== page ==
Recycle Used Clothes in Australia | Always Trendin

Did you know that Australia is one of the world’s biggest clothing polluters? With a whopping 6,000 kg of clothing items thrown out every ten minutes--YES, the statistic is ten minutes--we are clogging up landfills with products that can easily be recycled and/or repurposed. Fortunately, Australia makes it very accessible for people to become responsible and change their ways for the better, instead of holding on to an outdated chucking-out-wherever complex.

But we can always donate clothes to charities, right?


We all think that donating to charities is an easy alternative to recycling clothes, because “they’ll deal with it.”

But what happens when they don’t?

Recycle upcycle repurpose sustainable ethical fashion donate charity clothes Australia, sustainable clothing, ethical clothing manufacturers


Remember that charities are not always able to keep, sell, or give away every item of clothing you give them. Charities pay roughly $13 million a year to send unusable items to landfills, amounting up to 60,000 tonnes of waste. For example, if the garment is too worn-out and the wearability levels are dangerously low, chances are the charity will end up sending your goods to a landfill, which you wanted to avoid at the get-go.

So, let’s talk about what we can do.

  • Some retailers run their own recycling/repurposing programs. Stores like Zara, H&M, Sheridan, and Manrags have bins placed in-store to collect your used items, which they can process for rags and other textile byproducts.
  • Have a look through Planet Ark’s Recycling Near You page. It provides a comprehensive list of drop-off locations for unwanted clothing.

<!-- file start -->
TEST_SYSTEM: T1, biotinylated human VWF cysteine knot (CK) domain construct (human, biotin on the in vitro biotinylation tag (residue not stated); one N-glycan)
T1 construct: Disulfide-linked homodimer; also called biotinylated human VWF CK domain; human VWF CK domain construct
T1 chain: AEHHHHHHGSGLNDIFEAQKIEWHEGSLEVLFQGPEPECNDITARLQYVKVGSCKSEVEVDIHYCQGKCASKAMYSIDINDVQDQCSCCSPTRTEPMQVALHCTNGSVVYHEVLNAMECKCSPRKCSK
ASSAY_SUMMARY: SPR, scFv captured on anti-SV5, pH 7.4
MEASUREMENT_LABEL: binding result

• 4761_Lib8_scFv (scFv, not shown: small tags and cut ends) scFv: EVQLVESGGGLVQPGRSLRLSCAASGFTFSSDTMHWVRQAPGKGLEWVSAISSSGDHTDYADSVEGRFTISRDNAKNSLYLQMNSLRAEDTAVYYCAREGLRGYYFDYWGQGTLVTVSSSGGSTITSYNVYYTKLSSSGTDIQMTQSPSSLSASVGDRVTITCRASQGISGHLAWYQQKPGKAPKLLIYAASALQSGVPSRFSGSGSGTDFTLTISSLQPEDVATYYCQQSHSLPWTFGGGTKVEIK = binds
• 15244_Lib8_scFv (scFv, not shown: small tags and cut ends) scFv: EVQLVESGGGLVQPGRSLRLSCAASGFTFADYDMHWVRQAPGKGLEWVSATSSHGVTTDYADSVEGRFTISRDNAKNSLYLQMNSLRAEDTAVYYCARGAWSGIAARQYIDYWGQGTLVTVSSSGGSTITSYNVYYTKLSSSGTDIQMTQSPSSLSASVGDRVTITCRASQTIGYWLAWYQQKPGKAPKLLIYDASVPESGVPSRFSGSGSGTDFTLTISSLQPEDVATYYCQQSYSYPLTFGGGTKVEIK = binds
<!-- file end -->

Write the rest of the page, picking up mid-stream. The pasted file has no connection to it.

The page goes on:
• Search for a commercial clothing recycler on
  • Check with your local animal shelter or vet. They’re always looking for towels, sheets, and different types of fabric to make animal bedding, for example.
  • Use them as cleaning supplies in your home! Or donate them to your local mechanic (mostly if they are towels and bedding).
  • Give them away on social media. Try your local community page on Facebook, or groups such as ‘Pay It Forward’ or ‘Buy Nothing’. If you post a photo and description of the clothes and current condition, someone just might have a use for it.
  • Donate to Boomerang Bags - this is a grassroots community upcycling initiative that collects used fabrics and stitches them into bags to replace single-use plastic bags. They rely on fabric donations, so look for your local group and see if they need anything you’ve got.
  • Other local recycling alternatives can exist in your neighborhood and you might not even know it. Check with your friends and family--people are always bound to have some great ideas. You can even start a group collection and encourage people to recycle if they haven’t been already. It can work both ways!

We need to keep being creative in our quest for a cleaner, greener world. So let’s not stop here. Let us know what you’ve done at home or in your community to keep clothes out of landfills--we’re excited to hear how you’re making a difference. And if you're looking to create your own ethical clothing brand, get in touch here we can help!

Sources: Sustainability Victoria, Planet Ark, The Ekologi Store

Recycle upcycle repurpose sustainable ethical fashion donate charity clothes Australia, sustainable clothing, ethical clothing manufacturers
July 10, 2020 — Amelia Williams

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